I know that parents don’t get up in the morning thinking of ways to hurt their kids. But when you use hurtful words like “idiot” or “whiner”, or any other type of ridicule or sarcasm, you’re doing more damage than you can possibly imagine. So what happens when a parent say hurtful things?
These types of verbal attacks cut deep and can scar like knives. They trigger tremendous feelings of worthlessness. An angry or disgusted tone of voice is something that even a 1-year-old finds hurtful, but actual “name-calling” is extremely damaging to toddlers. At around two years of age developmentally, toddlers are very focused on words and are beginning to care a lot about what others think.
Remember, you’re building a long-term relationship. Can you picture a diplomat telling a king, “You’re so stupid!” or “Shut up!”? Diplomats keep a cool head and a respectful tone even when they’re mad because they know that today’s enemy is tomorrow’s friend. So when something your toddler does makes you really upset, skip the yelling and name-calling and instead tell him how his actions made you feel: “You broke my favorite picture frame, and Mommy/Daddy is just really mad!”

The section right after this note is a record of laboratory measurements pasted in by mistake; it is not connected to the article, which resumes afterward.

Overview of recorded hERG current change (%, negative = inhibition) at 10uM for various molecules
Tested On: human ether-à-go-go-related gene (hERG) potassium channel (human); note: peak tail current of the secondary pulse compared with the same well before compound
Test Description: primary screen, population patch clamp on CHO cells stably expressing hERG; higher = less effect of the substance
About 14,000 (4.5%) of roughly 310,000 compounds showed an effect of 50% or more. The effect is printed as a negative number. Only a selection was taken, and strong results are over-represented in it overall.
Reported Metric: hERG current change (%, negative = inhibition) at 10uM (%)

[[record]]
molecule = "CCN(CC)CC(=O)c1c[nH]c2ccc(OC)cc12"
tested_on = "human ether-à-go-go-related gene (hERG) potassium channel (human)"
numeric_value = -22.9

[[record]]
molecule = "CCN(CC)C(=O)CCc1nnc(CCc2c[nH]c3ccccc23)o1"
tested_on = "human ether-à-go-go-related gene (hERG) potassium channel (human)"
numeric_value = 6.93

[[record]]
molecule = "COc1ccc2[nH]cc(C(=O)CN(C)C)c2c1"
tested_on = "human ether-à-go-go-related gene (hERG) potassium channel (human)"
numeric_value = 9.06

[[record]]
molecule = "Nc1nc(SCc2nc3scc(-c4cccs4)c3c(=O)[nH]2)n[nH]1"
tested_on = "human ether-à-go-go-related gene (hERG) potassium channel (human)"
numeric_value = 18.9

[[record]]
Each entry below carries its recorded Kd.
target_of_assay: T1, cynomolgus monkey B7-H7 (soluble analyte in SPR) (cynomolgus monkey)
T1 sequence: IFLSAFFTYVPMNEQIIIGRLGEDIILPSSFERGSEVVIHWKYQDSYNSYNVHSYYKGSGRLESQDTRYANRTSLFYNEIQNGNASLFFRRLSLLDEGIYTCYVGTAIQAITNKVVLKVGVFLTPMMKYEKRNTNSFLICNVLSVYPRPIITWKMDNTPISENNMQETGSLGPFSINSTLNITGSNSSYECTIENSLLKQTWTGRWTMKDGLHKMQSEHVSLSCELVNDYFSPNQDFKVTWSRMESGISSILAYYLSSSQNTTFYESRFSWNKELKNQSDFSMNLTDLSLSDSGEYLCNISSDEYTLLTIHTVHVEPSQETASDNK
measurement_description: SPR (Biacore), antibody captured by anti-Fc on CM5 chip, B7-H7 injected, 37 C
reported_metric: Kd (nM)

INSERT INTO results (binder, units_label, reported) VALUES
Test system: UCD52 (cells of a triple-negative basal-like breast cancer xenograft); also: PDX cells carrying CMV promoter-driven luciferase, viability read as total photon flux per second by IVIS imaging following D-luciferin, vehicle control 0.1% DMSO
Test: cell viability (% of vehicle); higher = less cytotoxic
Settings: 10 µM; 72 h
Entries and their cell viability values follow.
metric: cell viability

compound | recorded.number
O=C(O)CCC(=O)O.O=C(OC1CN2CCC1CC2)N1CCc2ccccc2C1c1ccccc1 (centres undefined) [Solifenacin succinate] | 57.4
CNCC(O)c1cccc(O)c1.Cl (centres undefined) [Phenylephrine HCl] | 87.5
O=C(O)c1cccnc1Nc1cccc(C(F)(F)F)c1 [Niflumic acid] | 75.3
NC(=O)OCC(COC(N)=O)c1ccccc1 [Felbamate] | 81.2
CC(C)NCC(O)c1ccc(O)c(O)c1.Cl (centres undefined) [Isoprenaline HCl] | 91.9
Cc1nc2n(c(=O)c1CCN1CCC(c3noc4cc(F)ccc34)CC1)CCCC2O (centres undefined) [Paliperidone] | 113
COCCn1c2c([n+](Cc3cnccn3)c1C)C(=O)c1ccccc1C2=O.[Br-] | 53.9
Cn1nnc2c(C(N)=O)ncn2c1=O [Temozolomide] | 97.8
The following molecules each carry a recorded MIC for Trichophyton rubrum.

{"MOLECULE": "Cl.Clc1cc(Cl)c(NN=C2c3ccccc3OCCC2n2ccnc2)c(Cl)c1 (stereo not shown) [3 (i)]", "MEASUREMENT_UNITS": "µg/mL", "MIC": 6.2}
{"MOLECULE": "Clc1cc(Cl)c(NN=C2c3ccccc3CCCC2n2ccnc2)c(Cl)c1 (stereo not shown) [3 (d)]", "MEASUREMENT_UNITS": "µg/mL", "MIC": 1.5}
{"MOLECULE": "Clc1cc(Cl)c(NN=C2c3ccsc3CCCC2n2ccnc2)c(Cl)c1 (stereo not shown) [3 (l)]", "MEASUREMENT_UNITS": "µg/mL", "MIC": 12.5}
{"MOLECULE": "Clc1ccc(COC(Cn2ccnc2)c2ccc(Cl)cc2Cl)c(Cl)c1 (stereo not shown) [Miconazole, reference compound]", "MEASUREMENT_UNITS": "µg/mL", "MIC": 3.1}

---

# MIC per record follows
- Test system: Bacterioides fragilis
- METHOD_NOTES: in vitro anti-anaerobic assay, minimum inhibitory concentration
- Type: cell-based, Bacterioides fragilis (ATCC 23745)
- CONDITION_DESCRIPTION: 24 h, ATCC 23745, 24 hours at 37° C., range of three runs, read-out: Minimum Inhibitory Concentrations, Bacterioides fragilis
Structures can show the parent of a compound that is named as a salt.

Admitting When You are In The Wrong
I would say that most of the time when a parent ‘loses it’ with their kids and says the things to them that they would NEVER tolerate hearing from someone else, is when they’re tired, and frustrated themselves. We’ve all been there, done that! Don’t beat yourself up about it. We’re all just human and easily make mistakes. And there’s nothing wrong with admitting that you were wrong and apologizing to your child. That actually goes a long way in teaching your children how to behave. And one more thing, fortunately, all the good things you’ve done and said also live long in the minds or your children!
So here are some tips on how to replace hurtful labels that tear your toddler down with descriptions that build him up.
|Hyper||Energetic, spirited, passionate|
|Picky||Discerning knows exactly what he likes|
|Shy||Careful looks before she leaps|